Tinnitus

Tinnitus is a sensation of hearing noise when no external sound is present. It is a ringing, buzzing, clicking, whistling, hissing, or roaring sound that can vary in pitch and can come and go or be present all the time. In many cases the sound can be so severe that it can interfere with a person’s daily activities or even sleep. Tinnitus is not a condition itself but a symptom of an underlying condition such as hearing loss, ear injury, or a circulatory disorder. Tinnitus is a common problem, affecting about 1 in 5 people, and becomes more common as we age. It is a difficult problem to live with and can cause fatigue, stress, sleeping problems, trouble with concentration and memory, and depression, anxiety and irritability.

From a Western Medicine perspective, tinnitus can be caused by a number of factors such as loss of hearing (people with different kinds of hearing loss may also have tinnitus); loud noise (too much exposure to loud noise can also cause noise-induced hearing loss or tinnitus); medications (there are hundreds of prescription medications that can cause tinnitus); and other health problems (allergies, tumors, and problems in the heart and blood vessels, jaws, and neck can all cause tinnitus). However, in many cases, an exact cause is never found. Conventional treatment may include hearing aids, medications or a change in medication that may be a suspected cause, masking devices to mask the noise, and treating underlying vascular problems that may be causing the condition.

In Traditional Chinese medicine (TCM), there are different syndromes that lead to tinnitus, and the treatment approach will vary depending on which syndrome is identified as the cause. Tinnitus is generally differentiated according to excess or deficiency. Excess conditions can be caused by emotional stress causing heat in liver and gallbladder, leading to sudden onset of tinnitus with sounds of ocean waves or claps of thunder that may increase in severity with anger, stress, or frustration.  Excessive consumption of alcohol and rich foods can cause an excess condition where there is a build-up of heat and phlegm which will lead to tinnitus accompanied by dizziness, heavy headedness, and excess phlegm.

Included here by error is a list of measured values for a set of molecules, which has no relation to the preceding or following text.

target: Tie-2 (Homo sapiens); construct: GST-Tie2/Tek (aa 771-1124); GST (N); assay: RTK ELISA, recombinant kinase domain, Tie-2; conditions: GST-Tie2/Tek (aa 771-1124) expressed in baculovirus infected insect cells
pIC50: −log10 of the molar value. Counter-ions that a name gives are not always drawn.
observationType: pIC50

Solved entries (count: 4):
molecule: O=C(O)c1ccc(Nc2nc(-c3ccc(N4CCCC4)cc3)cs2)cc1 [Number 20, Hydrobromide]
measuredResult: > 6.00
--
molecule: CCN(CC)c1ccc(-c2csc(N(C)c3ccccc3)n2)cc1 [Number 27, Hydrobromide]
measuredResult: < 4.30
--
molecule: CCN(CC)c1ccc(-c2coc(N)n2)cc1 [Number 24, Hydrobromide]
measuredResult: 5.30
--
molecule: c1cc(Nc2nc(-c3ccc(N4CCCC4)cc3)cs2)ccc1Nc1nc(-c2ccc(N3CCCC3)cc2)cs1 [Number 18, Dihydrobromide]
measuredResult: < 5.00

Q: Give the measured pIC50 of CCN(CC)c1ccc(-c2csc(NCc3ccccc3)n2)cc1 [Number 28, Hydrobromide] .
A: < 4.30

Deficiency syndromes can be a result of a kidney essence deficiency due to poor physical constitution, over work, and extended illness. This condition typically results in tinnitus that is more of a high-pitched buzzing experienced intermittently and worsening at night.  Poor diet and excessive work leads us to another deficiency syndrome causing a weakness in the spleen and stomach. This syndrome causes tinnitus that is most commonly aggravated by overwork, and there can also be a sensation of emptiness and coolness within the ears.  A person with spleen and stomach deficiency will also experience fatigue, poor appetite, and loose stools.

Tinnitus can be difficult to treat with acupuncture but it is an alternative worth considering, particularly for those who have had limited success with other treatments. Acupuncture seeks to address the underlying condition in order to resolve the problem. With excess conditions, the idea is to drain the energy from the area of excess so that it is more evenly dispersed throughout the body, whereas with deficiency conditions, acupuncture focuses on bringing energy to the area to build and strengthen a weak spot.

As with many complaints, treatment may often yield improvement in other seemingly-unrelated health symptoms within the body as well, because Chinese medicine tends to diagnose and treat groupings of symptoms that are typically seen together, rather than isolated symptoms. In fact, acupuncture can help us to better ‘tune in’ to our own bodies and become more aware of the various symptoms that may point towards an imbalance within the body, helping us to correct these imbalances early on before they lead to bigger health issues down the road.

James Kaufman is a Registered Acupuncturist at Okanagan Acupuncture Centre, 1625 Ellis St, Kelowna, BC.

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